The Notice of Intention to Make a Proposal (NOI)

The Fastest Debt Help in Canada: The NOI

In recent months, more companies than ever are facing financial difficulty. Insolvency filings have increased in both the oil and gas industry as well as retail. Companies, such as Reitmans, have had to seek protection from their creditors to avoid bankruptcy. When companies or individuals are faced with aggressive creditors, they need fast action. What’s the fastest way to get debt help in Canada? Without a doubt, it’s the NOI.

What Is an NOI?

NOI, otherwise known as the Notice of Intention to Make a Proposal, is a strong piece of legislation. It is intended to help companies or individuals that are having financial difficulty. This legal remedy is outlined in Canada’s Bankruptcy and Insolvency Act. It is the first step that financially troubled corporations can take to avoid bankruptcy.

Using the NOI, companies are able to continue operations while they restructure their finances to bring their debt under control.

Why Is It So Fast?

The quick answer is that very little paperwork is needed. Therefore, it is relatively easy to                  get the documents together, providing immediate relief from creditors.

What Happens When an NOI Is Filed?

When a NOI is filed, an insolvent company receives 30 days of protection from all of its creditors. This is called a stay. It means that the company does not have to pay its bills for 30 days. Further, it prevents creditors from taking action. These creditors include:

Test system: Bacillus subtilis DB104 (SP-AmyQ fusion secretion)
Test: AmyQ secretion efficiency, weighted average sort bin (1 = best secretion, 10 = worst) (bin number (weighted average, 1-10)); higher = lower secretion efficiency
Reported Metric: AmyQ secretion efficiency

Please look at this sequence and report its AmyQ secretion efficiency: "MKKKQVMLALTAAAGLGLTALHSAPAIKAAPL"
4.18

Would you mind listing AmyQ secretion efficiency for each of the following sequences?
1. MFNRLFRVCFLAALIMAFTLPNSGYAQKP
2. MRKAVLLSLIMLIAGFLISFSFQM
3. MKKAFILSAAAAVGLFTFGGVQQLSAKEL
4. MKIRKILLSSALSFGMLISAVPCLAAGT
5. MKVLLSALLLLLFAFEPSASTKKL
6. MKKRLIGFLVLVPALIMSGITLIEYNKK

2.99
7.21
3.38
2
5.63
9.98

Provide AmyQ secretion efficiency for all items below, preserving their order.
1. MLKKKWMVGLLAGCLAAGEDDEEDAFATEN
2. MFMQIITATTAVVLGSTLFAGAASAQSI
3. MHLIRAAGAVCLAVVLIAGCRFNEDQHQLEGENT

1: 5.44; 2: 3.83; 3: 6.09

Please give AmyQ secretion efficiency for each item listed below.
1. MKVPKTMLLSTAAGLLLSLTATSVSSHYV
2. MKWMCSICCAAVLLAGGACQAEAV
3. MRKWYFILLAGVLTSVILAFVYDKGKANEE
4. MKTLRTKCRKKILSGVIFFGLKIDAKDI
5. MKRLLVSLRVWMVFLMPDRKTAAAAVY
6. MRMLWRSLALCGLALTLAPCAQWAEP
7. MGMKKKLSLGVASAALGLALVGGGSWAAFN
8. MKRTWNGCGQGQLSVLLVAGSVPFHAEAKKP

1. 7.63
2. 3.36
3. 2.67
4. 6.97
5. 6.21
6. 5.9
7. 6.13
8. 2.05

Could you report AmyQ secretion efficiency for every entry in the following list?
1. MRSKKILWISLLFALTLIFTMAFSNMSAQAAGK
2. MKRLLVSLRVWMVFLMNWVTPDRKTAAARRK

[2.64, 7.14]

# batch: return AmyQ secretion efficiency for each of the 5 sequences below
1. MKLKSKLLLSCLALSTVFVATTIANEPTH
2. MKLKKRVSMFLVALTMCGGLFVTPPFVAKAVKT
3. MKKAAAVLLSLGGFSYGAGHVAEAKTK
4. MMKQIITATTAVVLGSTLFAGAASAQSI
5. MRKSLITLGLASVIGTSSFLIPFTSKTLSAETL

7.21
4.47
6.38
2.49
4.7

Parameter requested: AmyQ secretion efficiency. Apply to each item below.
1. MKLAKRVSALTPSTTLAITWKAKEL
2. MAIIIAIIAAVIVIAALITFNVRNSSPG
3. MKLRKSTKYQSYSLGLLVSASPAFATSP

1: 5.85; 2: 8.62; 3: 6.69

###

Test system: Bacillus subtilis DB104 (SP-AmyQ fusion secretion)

• secured creditors;
  • unsecured creditors, such as credit card companies;
  • trade creditors; and
  • judgement creditors who may be garnisheeing.

In effect, the stay stops all legal proceedings.

What Is an Insolvent Person or an Insolvent Corporation?

An insolvent person or corporation is one that owes more than $1,000. They are unable to pay their debts as they come due. If an individual owes less than $250,000 they would normally proceed straight to a consumer proposal. As a result, an NOI is more commonly used by a company.

When Is an NOI Used?

An NOI is used in circumstances when a business or an individual is unable to repay their creditors but does not want to file bankruptcy.

It is often used when:

  • a company receives a 10-day Notice of Intention to Enforce Security from a secured lender or bank; or
  • when there is a threat or garnishee in place.

The initial stay of proceedings may be extended, with Court approval, for up to six months. The extensions are granted in 45-day intervals at the Court’s discretion. During this time, the company, in consultation with a Licensed Insolvency Trustee, develops a proposal to creditors.

Is the Tax Department or CRA Also Stayed by an NOI?

Yes, all creditors are stayed by the filing of an NOI including the Canada Revenue Agency.

Why Is an NOI Available?